Now in its tenth edition, this year for the second time it was held simultaneously with the fair in Dubai, a well-conceived convergence that has contributed to it being fully appreciated on the international art circuit, attracting an international audience of art globe-trotters to the Emirates. It has however maintained, and in this edition reinforced, the focus on the macro-region that includes the Middle East, North Africa and Southern Asia and this is precisely what makes it interesting; Sharjah is one of the few biennials where you find not only the omnipresent "must-have" artists, but also an extremely distinctive selection that aims to take stock of a specific panorama. Its strong point therefore is that it identifies and brings to light artists that are still little-known to an international audience.
This edition was curated by Suzanne Cotter, curator of the Abu Dhabi Guggenheim and by Rasha Salti, the creative director of the New York not-for-profit organisation ArteEast, with the help of Haig Aivazian and was presented in various locations within a large area but all accessible on foot.
One only has to think of Rokni Haerizadeh who draws on media iconography relative to the tense public life of his native country, Iran, and carries out an operation that bears the marks of a long tradition in the history of expression in both east and west; attributing animal physiognomy to the protagonists of news images and in doing so reveals the animal—the otherness—that is part of us, or conversely, expressing man becoming animal to indicate his aggressive charge: a charge that can flare up into violence. Rokni Haerizadeh now lives in the Arab Emirates and claims that it would not be easy for him to return to Iran and he would certainly not be able to show his work there. He is not the only artist who can express himself only where he is a foreigner. A number of others are in the same situation, including Iranian artist Bahar Behbahani who together with Almagul Menlibayeva made the video installation Ride the Caspian, a kind of dialogue on power based on two mythological figures, the fox-woman and the bird-woman, and on symbols belonging to the culture of ancient Persia and Kazakhstan.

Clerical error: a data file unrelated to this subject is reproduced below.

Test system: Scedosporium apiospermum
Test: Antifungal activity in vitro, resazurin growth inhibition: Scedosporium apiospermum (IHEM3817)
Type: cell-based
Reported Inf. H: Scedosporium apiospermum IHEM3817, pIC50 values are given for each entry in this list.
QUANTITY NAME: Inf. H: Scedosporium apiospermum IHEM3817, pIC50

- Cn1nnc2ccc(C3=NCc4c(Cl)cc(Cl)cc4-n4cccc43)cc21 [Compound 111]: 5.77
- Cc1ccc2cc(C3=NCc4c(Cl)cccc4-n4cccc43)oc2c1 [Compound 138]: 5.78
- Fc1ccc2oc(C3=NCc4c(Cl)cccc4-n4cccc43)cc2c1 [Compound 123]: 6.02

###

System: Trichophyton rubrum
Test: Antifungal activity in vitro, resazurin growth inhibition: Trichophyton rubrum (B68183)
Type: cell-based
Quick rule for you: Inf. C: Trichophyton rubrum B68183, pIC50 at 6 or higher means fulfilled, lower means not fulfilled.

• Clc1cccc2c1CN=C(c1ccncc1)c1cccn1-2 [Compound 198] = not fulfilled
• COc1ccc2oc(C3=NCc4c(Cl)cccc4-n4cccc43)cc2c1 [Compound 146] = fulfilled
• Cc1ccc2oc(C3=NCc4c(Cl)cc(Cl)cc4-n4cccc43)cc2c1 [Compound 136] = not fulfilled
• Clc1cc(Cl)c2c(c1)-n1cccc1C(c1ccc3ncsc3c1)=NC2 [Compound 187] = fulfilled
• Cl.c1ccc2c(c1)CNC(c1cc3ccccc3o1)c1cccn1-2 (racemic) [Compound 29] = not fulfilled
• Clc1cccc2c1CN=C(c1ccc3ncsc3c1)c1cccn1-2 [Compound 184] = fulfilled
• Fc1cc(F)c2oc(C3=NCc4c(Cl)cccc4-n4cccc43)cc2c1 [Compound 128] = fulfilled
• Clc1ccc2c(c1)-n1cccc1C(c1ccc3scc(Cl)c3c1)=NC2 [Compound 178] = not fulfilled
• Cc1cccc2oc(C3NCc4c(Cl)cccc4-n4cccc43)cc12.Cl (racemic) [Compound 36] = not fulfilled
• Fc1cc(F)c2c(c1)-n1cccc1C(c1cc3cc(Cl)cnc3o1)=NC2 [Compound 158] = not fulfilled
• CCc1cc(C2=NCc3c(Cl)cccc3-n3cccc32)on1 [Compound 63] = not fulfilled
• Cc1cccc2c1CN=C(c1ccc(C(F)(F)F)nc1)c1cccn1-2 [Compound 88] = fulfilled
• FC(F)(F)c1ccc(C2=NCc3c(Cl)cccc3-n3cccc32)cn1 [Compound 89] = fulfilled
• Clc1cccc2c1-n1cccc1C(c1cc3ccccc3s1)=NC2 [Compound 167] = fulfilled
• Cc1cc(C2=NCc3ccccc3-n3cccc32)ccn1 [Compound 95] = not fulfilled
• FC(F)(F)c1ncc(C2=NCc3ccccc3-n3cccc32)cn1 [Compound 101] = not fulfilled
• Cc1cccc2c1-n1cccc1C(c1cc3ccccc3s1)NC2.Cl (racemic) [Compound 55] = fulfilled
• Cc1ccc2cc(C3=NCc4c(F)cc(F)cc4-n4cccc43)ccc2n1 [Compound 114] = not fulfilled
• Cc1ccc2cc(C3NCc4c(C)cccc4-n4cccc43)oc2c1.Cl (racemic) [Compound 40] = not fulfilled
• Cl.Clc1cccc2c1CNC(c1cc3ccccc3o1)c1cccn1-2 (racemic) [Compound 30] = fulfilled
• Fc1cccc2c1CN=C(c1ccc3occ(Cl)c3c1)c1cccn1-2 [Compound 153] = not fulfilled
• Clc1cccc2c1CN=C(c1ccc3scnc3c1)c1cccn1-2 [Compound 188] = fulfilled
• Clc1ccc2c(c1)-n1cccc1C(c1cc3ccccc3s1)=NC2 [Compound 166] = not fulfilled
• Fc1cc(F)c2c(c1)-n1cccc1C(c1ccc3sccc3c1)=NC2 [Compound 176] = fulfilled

The work of Bouchra Khalili meanwhile, regards the whole world; she asked a number of illegal immigrants to trace on a map the journey from their native country to the one they reached and to describe it in their own language. The result is eight videos illustrating the tortuous travels of people with no documents and therefore no rights. What emerges is a unique and original cartography, of those who in search of rights, well-being—or simply the prospect of earning enough to live on—come up against restrictions, controls and the politics of exclusion. With barely concealed clandestineness they cross geo-political borders that are paradoxically increasingly flexible and increasingly reinforced, more open to goods that circulate frenetically, than to people who move with a kind of monitored freedom.
Sharjah is one of the few biennials where you find not only the omnipresent “must-have” artists, but also an extremely distinctive selection that aims to take stock of a specific panorama.
It is precisely the rigorous set-up of the Biennial, with the presence of many works of political significance that brings out the contradictions: contradictions that have to do with the identity of the region, with what art is and the system that art is part of. In this biennial, history is reflected through a filter. But the works speak beyond the immediate meaning and the symbols are not inert, but rather always active. And to bring out silences and contradictions is no small thing.